The under-representation of women in cyber security is undeniable. Those working in cyber roles are more than twice as likely to be men than women. At the same time, nearly half of UK businesses lack the people and skills needed to protect their networks, digital services and data.
The coronavirus pandemic has disrupted how we work. It’s forced revolutionary change and, in part, accelerated many workforce trends. Organisations have had to adapt their working and recruitment practices to survive. For the cyber security industry, this presents an opportunity to redesign recruitment and roles, and to revise priorities, processes and structures so we can grow critical skills and the next generation of cyber professionals. Doing so will make the industry more inclusive, opening it to a wider pool of diverse talent and closing the gender imbalance.
The cyber industry moves swiftly, and COVID-19 challenged that flexibility further as it increased reliance on digital and connected networks. This has highlighted the need for organisations to prioritise adaptability in their cyber teams. Successful cyber professionals need to be passionate about continuous learning and enjoy problem solving – the pandemic has shown they need to be flexible, pragmatic and embrace lateral thinking.
Such qualities are, however, hard to learn through courses or qualifications. They’re the product of aptitude and experience, and not necessarily experience within the cyber sector. Currently, around half of people working in cyber previously held another cyber role. Improving access to the sector, such as through cross-sector recruitment, training programmes or cyber apprenticeships, would allow organisations to tap different talent pools for transferable experience and aptitude.
Widening access to cyber jobs for people at different stages in their careers, through initiatives such as mid-career retraining, return-to-work initiatives, and looking at cyber aptitude rather than previous STEM experience, offers increased opportunities to redress gender imbalance.
Recruitment practices have already changed in response to the pandemic. For organisations still able to hire, technology has become integral to the process. Video interviews are now the norm. Onboarding via online inductions and virtual buddying programmes have superseded classroom days and workplace shadowing. And HR departments have had to work as virtual teams to plan and deliver recruitment campaigns.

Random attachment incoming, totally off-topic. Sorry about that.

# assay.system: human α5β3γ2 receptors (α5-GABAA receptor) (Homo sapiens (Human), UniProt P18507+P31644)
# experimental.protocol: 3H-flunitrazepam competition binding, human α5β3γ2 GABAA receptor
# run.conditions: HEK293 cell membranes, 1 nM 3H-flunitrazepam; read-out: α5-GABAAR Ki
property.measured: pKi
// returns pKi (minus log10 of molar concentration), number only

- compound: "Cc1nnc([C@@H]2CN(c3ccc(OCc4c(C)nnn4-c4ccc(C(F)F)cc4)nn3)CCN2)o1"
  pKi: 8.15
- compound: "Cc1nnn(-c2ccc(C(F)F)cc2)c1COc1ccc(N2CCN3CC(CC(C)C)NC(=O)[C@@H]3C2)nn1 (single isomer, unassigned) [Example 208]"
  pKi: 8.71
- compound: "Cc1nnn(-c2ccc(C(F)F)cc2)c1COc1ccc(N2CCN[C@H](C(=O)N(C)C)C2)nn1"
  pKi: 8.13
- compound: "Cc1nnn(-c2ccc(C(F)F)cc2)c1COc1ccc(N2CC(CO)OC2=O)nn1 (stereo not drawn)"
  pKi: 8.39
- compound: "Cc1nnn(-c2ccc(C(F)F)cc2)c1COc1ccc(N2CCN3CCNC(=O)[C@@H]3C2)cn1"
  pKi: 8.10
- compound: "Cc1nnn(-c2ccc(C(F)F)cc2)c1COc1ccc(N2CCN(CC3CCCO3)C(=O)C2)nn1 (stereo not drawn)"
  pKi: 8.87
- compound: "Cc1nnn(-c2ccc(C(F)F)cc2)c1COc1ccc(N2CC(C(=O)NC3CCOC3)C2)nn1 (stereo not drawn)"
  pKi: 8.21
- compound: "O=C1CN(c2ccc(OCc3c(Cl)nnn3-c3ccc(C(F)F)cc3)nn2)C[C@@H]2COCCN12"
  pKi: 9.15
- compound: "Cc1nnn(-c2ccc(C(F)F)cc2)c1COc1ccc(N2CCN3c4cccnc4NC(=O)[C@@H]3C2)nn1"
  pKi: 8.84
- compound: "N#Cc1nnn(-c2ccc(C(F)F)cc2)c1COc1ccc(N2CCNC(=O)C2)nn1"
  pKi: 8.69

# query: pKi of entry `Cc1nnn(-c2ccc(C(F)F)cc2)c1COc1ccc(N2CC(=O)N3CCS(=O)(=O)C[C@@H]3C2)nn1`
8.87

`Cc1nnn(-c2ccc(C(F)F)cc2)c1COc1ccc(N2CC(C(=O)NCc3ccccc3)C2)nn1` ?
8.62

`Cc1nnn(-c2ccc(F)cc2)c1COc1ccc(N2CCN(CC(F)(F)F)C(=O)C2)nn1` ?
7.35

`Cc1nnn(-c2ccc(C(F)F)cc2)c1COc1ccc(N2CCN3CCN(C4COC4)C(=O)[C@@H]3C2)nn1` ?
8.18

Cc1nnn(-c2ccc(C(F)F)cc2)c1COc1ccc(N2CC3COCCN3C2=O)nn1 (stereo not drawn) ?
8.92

Some organisations have also taken this as an opportunity to redesign and speed up the recruitment process, update the questions they ask and understand the transferable skills and aspirations applicants come with. This has led to a team, largely recruited during lockdown, that is very diverse and trusts each other to work flexibly.
While accessibility wasn’t the primary goal of such changes through the pandemic, it has been a happy result. Applicants who might not otherwise be able to attend an interview – whether due to childcare or caring responsibilities, disability or the cost involved in travel – can interview remotely without fear of prejudice. One logistics firm has even gone so far as to offer internet connectivity to host remote interviews, so those with limited internet access can attend. It’s important to maintain such beneficial changes to recruitment, even when the opportunity for face-to-face interviews returns.
Women are four times more likely than men to work part time, and almost 30 per cent of women with a child under 14 have reduced their hours due to childcare, compared with less than five per cent of fathers. Meanwhile, a 2018 study found that familial caring responsibilities, such as for elderly relatives, are rising in the UK, particularly amongst women. Notably, more women in professional and/or managerial roles are providing care to family members – 19 per cent had caring responsibilities in 2018.
During the pandemic, disruptions to schooling and childcare, and restrictions on movement, have blurred the line between people’s work and home lives. While this is likely to have impacted workplace equality (with many women bearing the brunt of home schooling responsibility), it’s also started to normalise the essential balance of work and personal lives – something that could play a significant role in redressing the gender imbalance in cyber security.
Evidence suggests access to flexible working enables parents to stay in work and retain higher paid jobs. Providing employees with a choice of working location would have a similar effect as less frequent travel means they can spend more time at home and live further away, reducing childcare needs and improving housing affordability. We’ve already seen a shift to home working due to the pandemic, and organisations should retain that hybrid model where appropriate to create a more inclusive culture.
No-one would have chosen the pandemic as the means to enforce strategic change in the workplace. But it represents an opportunity. Many employees have been calling for the professional flexibility it has engendered for decades. Employers should seize the opportunity to retain at least some of this change and positively impact their diversity and inclusivity as a result.